The scorpion reference speaks of the sting of death and all that springs from the consequence of sin. Let us be forever clear – God will never use the consequences of the fall to beat His children into submission. What then is the chastening of the Lord? We know that even in the Judgment Seat of Christ – where the righteous only are found that Jesus said in Luke 12:47 that some will be beaten with many stripes and some with few.

There is chastening in God. We are to endure chastisement as we expect our children to do likewise when they are punished after our own judgment. We don’t justify a disciplined child in running away or divorcing the parent because they despise the restrictions placed upon them. If we are without chastisement (v. 8) we are bastards and not sons. The popular teaching today that we are all suffering from an “orphan spirit” is a sanitized description of a people who embrace not the chastening of the Lord. This is the other side of that issue. A person who sees himself as a victim suffering an orphan spirit very often is the same person who receives no correction or chastisement wrapping themselves in a cloak of victimhood as an excuse for being of an incorrigible character.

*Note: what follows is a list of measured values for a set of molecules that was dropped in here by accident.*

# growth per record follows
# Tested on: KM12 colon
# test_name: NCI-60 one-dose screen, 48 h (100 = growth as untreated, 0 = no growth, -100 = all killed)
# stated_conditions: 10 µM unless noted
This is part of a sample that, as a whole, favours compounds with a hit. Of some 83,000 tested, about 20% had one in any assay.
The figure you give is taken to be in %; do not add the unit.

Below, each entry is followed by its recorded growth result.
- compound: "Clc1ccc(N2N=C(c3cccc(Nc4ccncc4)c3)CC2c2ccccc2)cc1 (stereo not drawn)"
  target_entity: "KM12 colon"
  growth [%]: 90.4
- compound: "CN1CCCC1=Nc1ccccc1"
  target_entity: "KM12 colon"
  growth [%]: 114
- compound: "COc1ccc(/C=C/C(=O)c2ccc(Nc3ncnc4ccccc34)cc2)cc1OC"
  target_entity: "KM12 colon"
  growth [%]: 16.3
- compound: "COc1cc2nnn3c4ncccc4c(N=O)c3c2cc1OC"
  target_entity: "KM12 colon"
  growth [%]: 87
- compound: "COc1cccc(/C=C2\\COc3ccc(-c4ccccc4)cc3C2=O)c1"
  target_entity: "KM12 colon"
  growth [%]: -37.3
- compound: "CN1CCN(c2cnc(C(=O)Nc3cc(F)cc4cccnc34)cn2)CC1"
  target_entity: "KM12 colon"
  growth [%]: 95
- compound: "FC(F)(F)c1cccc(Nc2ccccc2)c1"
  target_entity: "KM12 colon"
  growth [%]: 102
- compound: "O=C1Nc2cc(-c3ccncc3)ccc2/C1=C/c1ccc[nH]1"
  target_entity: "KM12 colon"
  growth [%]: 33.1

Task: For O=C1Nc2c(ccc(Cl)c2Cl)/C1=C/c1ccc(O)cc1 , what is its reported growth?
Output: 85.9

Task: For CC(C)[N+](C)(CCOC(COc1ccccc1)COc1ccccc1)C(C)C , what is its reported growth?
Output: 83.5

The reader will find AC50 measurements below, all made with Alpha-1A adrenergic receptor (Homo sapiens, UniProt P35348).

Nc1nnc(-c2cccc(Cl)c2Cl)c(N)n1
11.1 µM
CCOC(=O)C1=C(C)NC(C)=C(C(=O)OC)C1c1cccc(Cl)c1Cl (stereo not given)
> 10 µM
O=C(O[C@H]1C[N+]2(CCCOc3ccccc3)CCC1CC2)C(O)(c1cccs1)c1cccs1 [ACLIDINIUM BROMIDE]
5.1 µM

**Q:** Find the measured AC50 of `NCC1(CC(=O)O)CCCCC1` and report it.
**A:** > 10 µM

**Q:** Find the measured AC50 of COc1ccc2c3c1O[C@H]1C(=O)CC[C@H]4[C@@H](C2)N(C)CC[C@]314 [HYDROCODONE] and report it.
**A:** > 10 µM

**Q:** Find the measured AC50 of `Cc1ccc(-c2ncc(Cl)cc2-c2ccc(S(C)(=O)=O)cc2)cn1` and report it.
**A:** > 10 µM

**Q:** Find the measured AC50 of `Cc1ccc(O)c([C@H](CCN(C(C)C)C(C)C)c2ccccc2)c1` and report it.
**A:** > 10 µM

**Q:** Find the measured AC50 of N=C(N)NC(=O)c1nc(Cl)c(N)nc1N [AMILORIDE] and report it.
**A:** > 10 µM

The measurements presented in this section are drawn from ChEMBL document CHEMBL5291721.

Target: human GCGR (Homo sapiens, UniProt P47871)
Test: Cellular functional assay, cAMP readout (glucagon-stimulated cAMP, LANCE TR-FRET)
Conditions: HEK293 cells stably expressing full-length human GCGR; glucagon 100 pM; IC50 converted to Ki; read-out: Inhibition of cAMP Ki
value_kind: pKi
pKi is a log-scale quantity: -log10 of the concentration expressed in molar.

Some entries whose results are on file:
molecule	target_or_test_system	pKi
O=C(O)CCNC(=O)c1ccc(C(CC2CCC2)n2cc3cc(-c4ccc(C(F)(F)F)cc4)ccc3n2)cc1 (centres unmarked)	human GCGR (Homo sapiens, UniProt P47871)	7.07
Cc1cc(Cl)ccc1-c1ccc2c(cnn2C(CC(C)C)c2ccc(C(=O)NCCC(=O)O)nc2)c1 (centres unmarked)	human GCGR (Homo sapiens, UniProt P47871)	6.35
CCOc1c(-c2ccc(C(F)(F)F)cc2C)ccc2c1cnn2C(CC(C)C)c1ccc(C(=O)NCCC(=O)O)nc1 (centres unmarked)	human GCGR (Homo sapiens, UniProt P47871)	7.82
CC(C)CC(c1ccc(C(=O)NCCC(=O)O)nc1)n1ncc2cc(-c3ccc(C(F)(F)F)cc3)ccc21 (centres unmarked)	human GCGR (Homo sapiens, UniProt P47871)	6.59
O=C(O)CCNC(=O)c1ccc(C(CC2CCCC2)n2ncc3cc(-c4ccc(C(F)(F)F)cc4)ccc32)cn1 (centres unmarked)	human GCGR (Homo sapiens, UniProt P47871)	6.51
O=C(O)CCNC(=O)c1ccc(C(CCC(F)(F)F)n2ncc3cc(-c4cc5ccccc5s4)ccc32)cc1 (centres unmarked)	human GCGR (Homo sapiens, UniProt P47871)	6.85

We are to lift up the hands that hang down and strengthen our feeble knees. The writer is describing the consequences or aftermath of the Lord’s chastening. We have a definition then of God withdrawing His perceived presence from us in times that He determines to get our attention for correction, and repentance. This is not for the purposes of crippling us in life (v. 13) but instead that we might be healed of our backslidings. Thus when the peace of God lifts – we are being chastised, and our response is to be (v. 14) to follow after peace and holiness that we might see (openly perceive in our daily lives) the manifest presence of God as our strength for our work and walk.